I rather liked the book, and not being a philosopher, I would appreciate it if someone could explain what the particular strikes against the book (as "philosophy") are. This book (I haven't read the sequel) doesn't seem to set itself up as anything like a complete philosophy, in my recollection. I liked the idea of "Quality" as the medium in which the subjective and objective interact, and the attempted synthesis of Western and Eastern thought in that idea, though I'm not sure what would or wouldn't make it philosophical. I also was amused by Phaedrus' view on Plato (that his distaste for the Sophists was a result of his desperately trying to raise the Logos out of the Mythos, and he needed to blast them to secure a place for the concept of objective truth). I don't know much about the accuracy of the argument, as all I've read of Plato is the Meno, but I found it at least interesting. Assuming somebody more versed in philosophy (and having read this book) finds this entry, please answer! Vivacissamamente 02:03, 2 May 2005 (UTC)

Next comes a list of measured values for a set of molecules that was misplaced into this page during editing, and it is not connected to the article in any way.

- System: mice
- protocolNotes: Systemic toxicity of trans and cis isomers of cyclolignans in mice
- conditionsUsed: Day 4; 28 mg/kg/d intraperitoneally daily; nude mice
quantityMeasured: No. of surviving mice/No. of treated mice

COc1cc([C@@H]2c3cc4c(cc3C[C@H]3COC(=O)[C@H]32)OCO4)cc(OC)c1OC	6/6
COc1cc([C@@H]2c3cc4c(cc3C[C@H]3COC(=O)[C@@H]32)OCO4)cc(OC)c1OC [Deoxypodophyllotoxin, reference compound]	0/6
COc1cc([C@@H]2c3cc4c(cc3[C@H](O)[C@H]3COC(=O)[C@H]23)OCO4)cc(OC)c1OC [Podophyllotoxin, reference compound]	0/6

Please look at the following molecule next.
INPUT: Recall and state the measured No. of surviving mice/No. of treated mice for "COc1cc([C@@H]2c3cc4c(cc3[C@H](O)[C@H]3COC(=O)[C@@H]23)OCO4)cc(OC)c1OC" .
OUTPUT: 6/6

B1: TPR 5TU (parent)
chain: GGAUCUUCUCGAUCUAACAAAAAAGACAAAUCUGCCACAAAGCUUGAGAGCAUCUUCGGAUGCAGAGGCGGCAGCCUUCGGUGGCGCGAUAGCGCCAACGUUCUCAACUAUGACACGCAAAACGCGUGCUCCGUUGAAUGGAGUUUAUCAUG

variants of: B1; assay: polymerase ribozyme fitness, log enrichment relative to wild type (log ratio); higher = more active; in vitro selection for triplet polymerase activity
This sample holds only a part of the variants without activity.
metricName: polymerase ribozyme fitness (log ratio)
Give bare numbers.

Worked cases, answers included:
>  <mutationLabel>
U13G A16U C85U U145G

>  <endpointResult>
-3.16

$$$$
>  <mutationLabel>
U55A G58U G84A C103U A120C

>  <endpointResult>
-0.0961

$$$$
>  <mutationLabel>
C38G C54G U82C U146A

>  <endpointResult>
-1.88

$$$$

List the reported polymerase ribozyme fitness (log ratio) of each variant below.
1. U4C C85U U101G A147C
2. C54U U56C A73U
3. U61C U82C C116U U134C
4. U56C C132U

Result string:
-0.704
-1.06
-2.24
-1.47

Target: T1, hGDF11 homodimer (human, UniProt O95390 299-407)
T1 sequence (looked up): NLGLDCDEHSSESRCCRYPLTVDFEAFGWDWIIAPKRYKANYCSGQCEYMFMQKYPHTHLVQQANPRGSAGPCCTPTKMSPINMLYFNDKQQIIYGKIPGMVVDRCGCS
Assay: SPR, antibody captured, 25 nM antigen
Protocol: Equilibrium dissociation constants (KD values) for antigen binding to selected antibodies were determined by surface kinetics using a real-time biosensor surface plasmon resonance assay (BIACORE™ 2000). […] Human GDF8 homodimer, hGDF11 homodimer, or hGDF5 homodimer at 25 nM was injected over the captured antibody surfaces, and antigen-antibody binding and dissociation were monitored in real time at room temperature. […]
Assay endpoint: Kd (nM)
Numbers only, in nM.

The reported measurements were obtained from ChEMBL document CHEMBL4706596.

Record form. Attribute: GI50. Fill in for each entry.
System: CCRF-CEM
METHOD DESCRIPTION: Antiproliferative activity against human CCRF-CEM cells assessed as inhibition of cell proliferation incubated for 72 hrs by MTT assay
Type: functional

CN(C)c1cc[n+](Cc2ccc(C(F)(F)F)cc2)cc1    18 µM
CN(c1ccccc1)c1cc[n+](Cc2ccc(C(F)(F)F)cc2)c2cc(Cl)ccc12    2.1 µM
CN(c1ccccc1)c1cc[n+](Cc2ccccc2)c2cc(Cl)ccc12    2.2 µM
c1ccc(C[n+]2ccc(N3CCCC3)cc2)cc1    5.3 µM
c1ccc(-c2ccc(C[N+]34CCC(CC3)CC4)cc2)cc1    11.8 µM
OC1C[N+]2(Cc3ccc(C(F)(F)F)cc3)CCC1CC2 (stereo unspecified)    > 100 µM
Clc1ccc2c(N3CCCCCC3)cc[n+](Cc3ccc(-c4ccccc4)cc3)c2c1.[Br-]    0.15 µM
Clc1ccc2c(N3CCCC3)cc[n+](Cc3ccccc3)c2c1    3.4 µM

- Well, I would suggest you read Lila, which is really where his 'Metaphysics of Quality' was developed, and decide for yourself. Then, you can go about labeling his work with first hand knowledge and without having to defer to 'many philosophers' (who?) and not have to append your edits with a question mark. Marteau 14:30, 2 May 2005 (UTC)
- (Removing my personal attack) Marteau 15:10, 3 May 2005 (UTC)
- I felt my comment made it clear that I didn't feel I was attacking Pirsig or you, but trying to incorporate an opinion from another article (which I was so credulous as to assume was actually held by someone, rather than a vehicle of sheer malice). Wikipedia seems to collect and list positions rather than taking them, and I was listing one I had found somewhere else, so that some people more knowledgable, and possibly not already committed to a position, could balance it out or at least include an interesting critique. Presumably the philosophers, unless they are completely fictitious, had their reasons, and I thought hearing them might be more productive than erasing them because they displeased us.